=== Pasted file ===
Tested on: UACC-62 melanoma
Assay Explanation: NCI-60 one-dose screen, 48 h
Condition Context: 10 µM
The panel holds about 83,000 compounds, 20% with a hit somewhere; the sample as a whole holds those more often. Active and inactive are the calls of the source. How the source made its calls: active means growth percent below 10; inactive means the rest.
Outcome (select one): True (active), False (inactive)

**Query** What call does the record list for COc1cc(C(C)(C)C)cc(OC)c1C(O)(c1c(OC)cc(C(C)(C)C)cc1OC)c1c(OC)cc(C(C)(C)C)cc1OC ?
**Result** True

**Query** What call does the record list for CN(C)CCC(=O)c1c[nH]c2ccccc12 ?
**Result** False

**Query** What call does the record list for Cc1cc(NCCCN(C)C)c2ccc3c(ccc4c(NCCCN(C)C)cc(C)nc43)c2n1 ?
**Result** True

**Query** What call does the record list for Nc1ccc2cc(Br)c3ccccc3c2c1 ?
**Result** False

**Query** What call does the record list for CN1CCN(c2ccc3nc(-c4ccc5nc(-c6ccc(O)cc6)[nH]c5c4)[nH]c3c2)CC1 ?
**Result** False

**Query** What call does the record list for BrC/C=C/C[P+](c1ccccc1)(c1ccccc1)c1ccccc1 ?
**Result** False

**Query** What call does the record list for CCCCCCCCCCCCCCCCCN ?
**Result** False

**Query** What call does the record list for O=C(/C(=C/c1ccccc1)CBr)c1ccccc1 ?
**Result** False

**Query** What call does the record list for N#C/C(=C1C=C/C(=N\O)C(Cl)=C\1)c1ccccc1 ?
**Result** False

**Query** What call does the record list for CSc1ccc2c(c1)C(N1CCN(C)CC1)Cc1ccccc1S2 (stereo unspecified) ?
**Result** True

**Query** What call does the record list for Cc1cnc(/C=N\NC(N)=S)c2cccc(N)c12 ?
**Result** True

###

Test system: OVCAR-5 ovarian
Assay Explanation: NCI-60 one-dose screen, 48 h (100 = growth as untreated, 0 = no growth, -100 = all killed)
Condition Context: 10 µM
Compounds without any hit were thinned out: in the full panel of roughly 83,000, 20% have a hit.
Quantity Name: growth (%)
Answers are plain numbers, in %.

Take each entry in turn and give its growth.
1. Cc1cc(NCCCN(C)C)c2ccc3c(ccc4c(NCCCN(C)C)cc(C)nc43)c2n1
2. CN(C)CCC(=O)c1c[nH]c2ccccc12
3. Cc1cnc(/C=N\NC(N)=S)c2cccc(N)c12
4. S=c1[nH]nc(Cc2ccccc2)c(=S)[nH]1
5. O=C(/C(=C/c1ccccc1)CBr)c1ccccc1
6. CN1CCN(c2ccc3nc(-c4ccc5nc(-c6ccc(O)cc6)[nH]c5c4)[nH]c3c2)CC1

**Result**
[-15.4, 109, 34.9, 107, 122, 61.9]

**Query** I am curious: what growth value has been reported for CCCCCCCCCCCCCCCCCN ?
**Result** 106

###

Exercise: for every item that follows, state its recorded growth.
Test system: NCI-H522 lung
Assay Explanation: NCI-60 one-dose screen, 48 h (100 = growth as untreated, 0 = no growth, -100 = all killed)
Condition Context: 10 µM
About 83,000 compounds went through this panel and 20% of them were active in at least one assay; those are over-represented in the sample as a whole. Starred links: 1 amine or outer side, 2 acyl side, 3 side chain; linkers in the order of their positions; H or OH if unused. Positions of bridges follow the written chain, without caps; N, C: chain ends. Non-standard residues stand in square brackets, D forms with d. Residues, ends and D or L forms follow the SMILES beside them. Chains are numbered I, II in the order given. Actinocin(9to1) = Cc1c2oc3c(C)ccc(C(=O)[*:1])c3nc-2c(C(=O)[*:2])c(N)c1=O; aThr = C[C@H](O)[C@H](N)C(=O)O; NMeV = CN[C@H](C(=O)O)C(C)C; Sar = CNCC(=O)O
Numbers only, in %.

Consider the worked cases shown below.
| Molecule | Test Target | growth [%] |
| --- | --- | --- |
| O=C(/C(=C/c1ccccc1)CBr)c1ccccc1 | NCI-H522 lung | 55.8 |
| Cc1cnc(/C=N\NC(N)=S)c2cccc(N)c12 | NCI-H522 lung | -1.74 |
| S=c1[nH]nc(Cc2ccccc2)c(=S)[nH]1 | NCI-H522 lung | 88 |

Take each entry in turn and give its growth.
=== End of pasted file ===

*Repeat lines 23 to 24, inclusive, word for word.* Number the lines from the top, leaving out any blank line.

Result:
**Result** False

**Query** What call does the record list for CSc1ccc2c(c1)C(N1CCN(C)CC1)Cc1ccccc1S2 (stereo unspecified) ?